Imitation is the sincerest form of flattery.
In Latin America, impersonators perform in shows where they dress up as favorite characters. It is a form of entertainment that continues to grow in popularity.
These imitators are professional actors. They mold their voices and gestures to duplicate the actor or singer they imitate. Some even copy weight and body shape of the imitated figure, going as far as mimicking their personalities.
For Mexican Rubí Ávila González, who has worked as an imitator for 21 years, it is an art. She has to use a series of physical and creative techniques that surprises and delights audiences.
In 2013, Televisa, one of Mexico’s most important television networks, opened its doors to Ávila to let her participate in the TV show ‘Parodiando.’ The experience catapulted her to national fame as one of the best imitators of the actress and singer Laura León.
However, despite her fame imitating Laura León, she has not stopped embodying characters, such as Gloria Trevi, Lucha Villa, María Félix, Irma Serrano, Lorena Herrera, and even Selena Quintanilla, and has stated that the pandemic won’t stop her.
“Imitation in Mexico — and I believe it is the same in the rest of the world — is going through many difficulties, due to the pandemic. Just like any other sector,” said Ávila González. “All this time, I have managed to survive, thanks to the recommendations of some of my friends who organize birthdays, as clubs, cabarets, fairs and theaters are closed.”
Impersonators have an appeal that has prompted producers in Mexico to create web series that bring together the best talents in the industry.
Their voices must be modulated through diaphragmatic breathing. They can create different sound waves through flexing their muscles to mimic a desired voice. It is a skill gained through working with the vibrational patterns in the vocal cords.
“I have had hours of vocal practice and vocal techniques of each character that I want to imitate,” said Ávila González. “I also have to add in the money invested in each costume. I am talking about dresses, wigs, slippers, or haute couture.”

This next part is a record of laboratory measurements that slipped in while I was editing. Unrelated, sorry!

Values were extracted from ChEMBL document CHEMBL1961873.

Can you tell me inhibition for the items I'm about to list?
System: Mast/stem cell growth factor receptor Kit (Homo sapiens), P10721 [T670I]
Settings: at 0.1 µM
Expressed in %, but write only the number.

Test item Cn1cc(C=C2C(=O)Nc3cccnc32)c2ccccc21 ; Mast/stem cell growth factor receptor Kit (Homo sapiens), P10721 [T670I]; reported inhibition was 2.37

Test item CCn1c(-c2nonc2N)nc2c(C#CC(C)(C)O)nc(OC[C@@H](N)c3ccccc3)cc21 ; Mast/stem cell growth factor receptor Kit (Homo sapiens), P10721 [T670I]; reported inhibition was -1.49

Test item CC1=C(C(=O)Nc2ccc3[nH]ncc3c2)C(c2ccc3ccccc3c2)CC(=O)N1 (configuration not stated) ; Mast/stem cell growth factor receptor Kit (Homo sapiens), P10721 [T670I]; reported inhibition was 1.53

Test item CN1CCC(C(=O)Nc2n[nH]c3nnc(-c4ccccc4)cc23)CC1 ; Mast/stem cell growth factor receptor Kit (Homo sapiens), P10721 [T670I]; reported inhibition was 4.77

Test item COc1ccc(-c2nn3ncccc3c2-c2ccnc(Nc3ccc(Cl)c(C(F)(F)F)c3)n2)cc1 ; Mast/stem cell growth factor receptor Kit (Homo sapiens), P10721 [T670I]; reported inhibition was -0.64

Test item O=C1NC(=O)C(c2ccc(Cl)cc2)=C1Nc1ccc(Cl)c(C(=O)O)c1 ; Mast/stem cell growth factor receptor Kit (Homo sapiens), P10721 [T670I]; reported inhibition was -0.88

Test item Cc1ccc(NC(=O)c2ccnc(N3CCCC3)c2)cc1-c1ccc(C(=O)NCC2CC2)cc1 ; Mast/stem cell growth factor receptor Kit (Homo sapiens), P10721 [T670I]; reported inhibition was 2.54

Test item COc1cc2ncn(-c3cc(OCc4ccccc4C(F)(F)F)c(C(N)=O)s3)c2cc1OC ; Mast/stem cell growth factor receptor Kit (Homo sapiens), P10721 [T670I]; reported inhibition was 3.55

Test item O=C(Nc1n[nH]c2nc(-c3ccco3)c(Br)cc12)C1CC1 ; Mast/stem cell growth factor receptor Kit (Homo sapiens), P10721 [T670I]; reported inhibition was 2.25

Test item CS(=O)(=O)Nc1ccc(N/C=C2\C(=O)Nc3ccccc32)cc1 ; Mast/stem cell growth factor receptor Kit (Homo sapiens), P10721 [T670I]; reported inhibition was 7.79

She said that despite all the struggle, it has been worth it.
“All my effort has had its economic remuneration and the affection of the public,” said the impersonator. “Being able to reach many homes through television and making many friends where I go are treasures that I have won.”
Acting up! The art of imitation
“Imitation is, at its roots, a role to play. Therefore, it is part of acting, even if it is mimicking an existing personality,” said Marylú Álvarez, a 21-year-old art student who frequents impersonator shows.
“They have to study each character, their gestures, and their manner of speaking. I love going to impersonators’ shows because on many occasions, they do it in a comical way that amuses the audience,” she said.
Many have even managed to play deceased characters, as the actor Óscar Jaenada has done.
Although Jaenada has an acting career that has led him to play roles such as Luis Miguel’s father in the eponymous Netflix series, and Víctor Martínez in “Rambo V: Last Blood.” He has also been able to become Mario Moreno’s character, better known as Cantinflas. Thanks to his talent as an impersonator, he was the protagonist of the film about Cantinflas, directed by Sebastían Del Amo in 2014.
“Of course, I always try to go with artists who are good at their trade, because, for me, imitation is also an art,” said Álvarez.
(Translated and edited by Mario Vázquez. Edited by Fern Siegel)